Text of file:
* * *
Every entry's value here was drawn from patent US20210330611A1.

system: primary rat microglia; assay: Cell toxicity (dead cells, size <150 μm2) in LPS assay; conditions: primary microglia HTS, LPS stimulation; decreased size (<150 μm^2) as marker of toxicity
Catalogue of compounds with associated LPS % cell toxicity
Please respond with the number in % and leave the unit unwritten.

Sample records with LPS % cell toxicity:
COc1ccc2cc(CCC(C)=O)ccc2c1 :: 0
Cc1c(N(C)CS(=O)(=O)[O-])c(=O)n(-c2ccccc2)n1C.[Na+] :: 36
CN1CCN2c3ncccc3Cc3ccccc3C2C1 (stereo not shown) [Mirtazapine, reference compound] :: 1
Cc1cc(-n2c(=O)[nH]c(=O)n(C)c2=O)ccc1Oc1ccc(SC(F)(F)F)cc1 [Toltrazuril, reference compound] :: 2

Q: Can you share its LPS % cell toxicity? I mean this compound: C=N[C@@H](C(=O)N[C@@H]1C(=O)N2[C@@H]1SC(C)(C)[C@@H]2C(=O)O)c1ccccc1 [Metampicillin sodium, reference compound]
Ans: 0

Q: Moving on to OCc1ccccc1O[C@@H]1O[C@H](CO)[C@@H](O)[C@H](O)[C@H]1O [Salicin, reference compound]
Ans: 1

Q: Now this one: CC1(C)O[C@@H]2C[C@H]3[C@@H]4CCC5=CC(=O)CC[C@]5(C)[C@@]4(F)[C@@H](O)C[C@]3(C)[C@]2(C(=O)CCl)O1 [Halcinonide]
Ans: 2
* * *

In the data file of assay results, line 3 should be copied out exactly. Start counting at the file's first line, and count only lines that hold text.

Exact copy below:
Catalogue of compounds with associated LPS % cell toxicity